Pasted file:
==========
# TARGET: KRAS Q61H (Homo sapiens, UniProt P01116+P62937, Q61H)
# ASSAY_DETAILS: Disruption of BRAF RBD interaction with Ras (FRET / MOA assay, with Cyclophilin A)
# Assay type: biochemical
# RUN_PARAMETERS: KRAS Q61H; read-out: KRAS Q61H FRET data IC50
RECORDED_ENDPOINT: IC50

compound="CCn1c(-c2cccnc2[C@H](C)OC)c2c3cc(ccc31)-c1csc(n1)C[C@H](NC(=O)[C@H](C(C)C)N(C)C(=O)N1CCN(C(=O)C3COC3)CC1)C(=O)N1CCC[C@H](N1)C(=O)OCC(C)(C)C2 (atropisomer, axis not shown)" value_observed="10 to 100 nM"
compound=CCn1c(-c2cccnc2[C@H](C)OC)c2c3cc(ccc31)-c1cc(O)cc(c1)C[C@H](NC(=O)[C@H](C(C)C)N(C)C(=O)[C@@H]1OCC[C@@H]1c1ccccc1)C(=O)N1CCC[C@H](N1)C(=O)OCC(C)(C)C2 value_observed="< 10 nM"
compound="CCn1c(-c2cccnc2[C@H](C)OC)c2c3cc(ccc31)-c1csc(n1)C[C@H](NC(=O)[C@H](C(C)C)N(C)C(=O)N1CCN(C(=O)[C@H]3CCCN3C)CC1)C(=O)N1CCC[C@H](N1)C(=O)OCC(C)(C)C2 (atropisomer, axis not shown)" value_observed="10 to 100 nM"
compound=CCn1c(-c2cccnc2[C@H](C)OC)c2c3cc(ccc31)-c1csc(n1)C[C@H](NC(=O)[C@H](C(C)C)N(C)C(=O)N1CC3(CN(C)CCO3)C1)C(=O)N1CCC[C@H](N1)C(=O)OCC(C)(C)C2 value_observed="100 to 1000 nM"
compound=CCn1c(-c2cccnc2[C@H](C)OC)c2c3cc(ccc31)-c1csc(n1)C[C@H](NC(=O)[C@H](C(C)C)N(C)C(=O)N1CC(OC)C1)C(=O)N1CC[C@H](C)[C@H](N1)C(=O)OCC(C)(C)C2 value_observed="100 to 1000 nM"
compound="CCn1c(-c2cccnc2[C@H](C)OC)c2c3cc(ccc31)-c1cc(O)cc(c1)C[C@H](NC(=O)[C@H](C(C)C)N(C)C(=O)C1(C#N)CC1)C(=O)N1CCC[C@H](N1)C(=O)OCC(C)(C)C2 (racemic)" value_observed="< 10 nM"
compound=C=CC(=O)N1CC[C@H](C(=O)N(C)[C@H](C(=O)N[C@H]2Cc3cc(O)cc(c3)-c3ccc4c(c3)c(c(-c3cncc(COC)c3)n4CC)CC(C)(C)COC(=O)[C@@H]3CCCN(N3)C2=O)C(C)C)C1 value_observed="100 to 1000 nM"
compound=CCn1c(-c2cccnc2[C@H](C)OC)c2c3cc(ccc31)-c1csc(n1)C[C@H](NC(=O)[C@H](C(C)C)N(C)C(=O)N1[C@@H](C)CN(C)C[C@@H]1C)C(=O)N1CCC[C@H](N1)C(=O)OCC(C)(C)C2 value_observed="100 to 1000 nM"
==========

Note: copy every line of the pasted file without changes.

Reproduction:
# TARGET: KRAS Q61H (Homo sapiens, UniProt P01116+P62937, Q61H)
# ASSAY_DETAILS: Disruption of BRAF RBD interaction with Ras (FRET / MOA assay, with Cyclophilin A)
# Assay type: biochemical
# RUN_PARAMETERS: KRAS Q61H; read-out: KRAS Q61H FRET data IC50
RECORDED_ENDPOINT: IC50

compound="CCn1c(-c2cccnc2[C@H](C)OC)c2c3cc(ccc31)-c1csc(n1)C[C@H](NC(=O)[C@H](C(C)C)N(C)C(=O)N1CCN(C(=O)C3COC3)CC1)C(=O)N1CCC[C@H](N1)C(=O)OCC(C)(C)C2 (atropisomer, axis not shown)" value_observed="10 to 100 nM"
compound=CCn1c(-c2cccnc2[C@H](C)OC)c2c3cc(ccc31)-c1cc(O)cc(c1)C[C@H](NC(=O)[C@H](C(C)C)N(C)C(=O)[C@@H]1OCC[C@@H]1c1ccccc1)C(=O)N1CCC[C@H](N1)C(=O)OCC(C)(C)C2 value_observed="< 10 nM"
compound="CCn1c(-c2cccnc2[C@H](C)OC)c2c3cc(ccc31)-c1csc(n1)C[C@H](NC(=O)[C@H](C(C)C)N(C)C(=O)N1CCN(C(=O)[C@H]3CCCN3C)CC1)C(=O)N1CCC[C@H](N1)C(=O)OCC(C)(C)C2 (atropisomer, axis not shown)" value_observed="10 to 100 nM"
compound=CCn1c(-c2cccnc2[C@H](C)OC)c2c3cc(ccc31)-c1csc(n1)C[C@H](NC(=O)[C@H](C(C)C)N(C)C(=O)N1CC3(CN(C)CCO3)C1)C(=O)N1CCC[C@H](N1)C(=O)OCC(C)(C)C2 value_observed="100 to 1000 nM"
compound=CCn1c(-c2cccnc2[C@H](C)OC)c2c3cc(ccc31)-c1csc(n1)C[C@H](NC(=O)[C@H](C(C)C)N(C)C(=O)N1CC(OC)C1)C(=O)N1CC[C@H](C)[C@H](N1)C(=O)OCC(C)(C)C2 value_observed="100 to 1000 nM"
compound="CCn1c(-c2cccnc2[C@H](C)OC)c2c3cc(ccc31)-c1cc(O)cc(c1)C[C@H](NC(=O)[C@H](C(C)C)N(C)C(=O)C1(C#N)CC1)C(=O)N1CCC[C@H](N1)C(=O)OCC(C)(C)C2 (racemic)" value_observed="< 10 nM"
compound=C=CC(=O)N1CC[C@H](C(=O)N(C)[C@H](C(=O)N[C@H]2Cc3cc(O)cc(c3)-c3ccc4c(c3)c(c(-c3cncc(COC)c3)n4CC)CC(C)(C)COC(=O)[C@@H]3CCCN(N3)C2=O)C(C)C)C1 value_observed="100 to 1000 nM"
compound=CCn1c(-c2cccnc2[C@H](C)OC)c2c3cc(ccc31)-c1csc(n1)C[C@H](NC(=O)[C@H](C(C)C)N(C)C(=O)N1[C@@H](C)CN(C)C[C@@H]1C)C(=O)N1CCC[C@H](N1)C(=O)OCC(C)(C)C2 value_observed="100 to 1000 nM"